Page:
Bethlehem is located in a region that has been wracked by violent conflict for many years. It is a city of great social diversity; of profoundly different political convictions and religious beliefs coexisting in the same space.
Bethlehemites use their differences to strengthen their mutual understanding and respect as a way of building peace, harmony and solidarity.
The Bethlehem Municipality plays a basic role as a mediator in solving the social problems within the community of Bethlehem. To that end, the Municipality has a committee composed of members of the City Council which is entrusted to follow up and mediate in the day-to-day problems and conflicts that arise among citizens. The City adopted these procedures in conflict resolution as a supportive measure to guarantee the security and the stability of the community.
Beyond the City’s action, the social structure of Bethlehem also includes conciliators who intervene in conflictive situations or attacks on personal honour. Their judgments are based on traditions and customs handed down by elders from generation to generation. The rules operate as real social laws regulating the relationships between families and clans. It is not the isolated individuals who are subject to legal responsibility, but rather the social groups to which they belong.
These mediators are appointed by the elderly, whose wisdom is recognized by the social entities and the Bethlehem city council. The conciliators are not substitutes for the legal authorities; instead, their involvement is seen as an element that reinforces social stability. They work together with government agencies to maintain peaceful coexistence between the different social sectors in Bethlehem.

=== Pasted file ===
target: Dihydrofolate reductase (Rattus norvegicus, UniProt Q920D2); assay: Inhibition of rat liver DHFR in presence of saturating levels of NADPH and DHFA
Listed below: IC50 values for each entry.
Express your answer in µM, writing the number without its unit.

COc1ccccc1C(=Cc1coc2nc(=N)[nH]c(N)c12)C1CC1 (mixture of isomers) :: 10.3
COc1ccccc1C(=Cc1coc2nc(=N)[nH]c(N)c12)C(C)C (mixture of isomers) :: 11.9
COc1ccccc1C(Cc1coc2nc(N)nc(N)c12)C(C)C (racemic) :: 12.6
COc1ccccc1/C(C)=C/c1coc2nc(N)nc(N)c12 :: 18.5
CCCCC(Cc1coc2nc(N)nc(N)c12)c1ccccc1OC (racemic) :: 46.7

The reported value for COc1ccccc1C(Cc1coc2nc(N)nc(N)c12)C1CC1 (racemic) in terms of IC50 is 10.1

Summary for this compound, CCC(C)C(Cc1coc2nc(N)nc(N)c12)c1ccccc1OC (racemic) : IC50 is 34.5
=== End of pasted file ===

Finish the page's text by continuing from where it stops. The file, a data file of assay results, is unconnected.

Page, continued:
Another important means of administering justice in Bethlehem is through application of the tenets of the Islamic Religion, widespread in Palestine due to the long history of nomadic and immigrant populations in the region.
These systems of justice, to which people can directly relate, carry on ancient formulas for redress of grievances.
The traditional code of justice in effect in Bethlehem is a clear example of how the most everyday conflicts in the city are resolved. Incompatible goals or different perceptions between individuals or social groups require the presence of a third party capable of fostering peaceful coexistence.
Justice mediation, the application of traditional wisdom and the City of Bethlehem’s initiative are the best guarantees of respect and social peace.
Charter of Educating Cities: Second Principle.
The city will promote education in diversity as well as understanding, international solidarity and cooperation and world peace. This is an education that fights against any form of discrimination and fosters freedom of expression, cultural diversity and dialogue in equal conditions.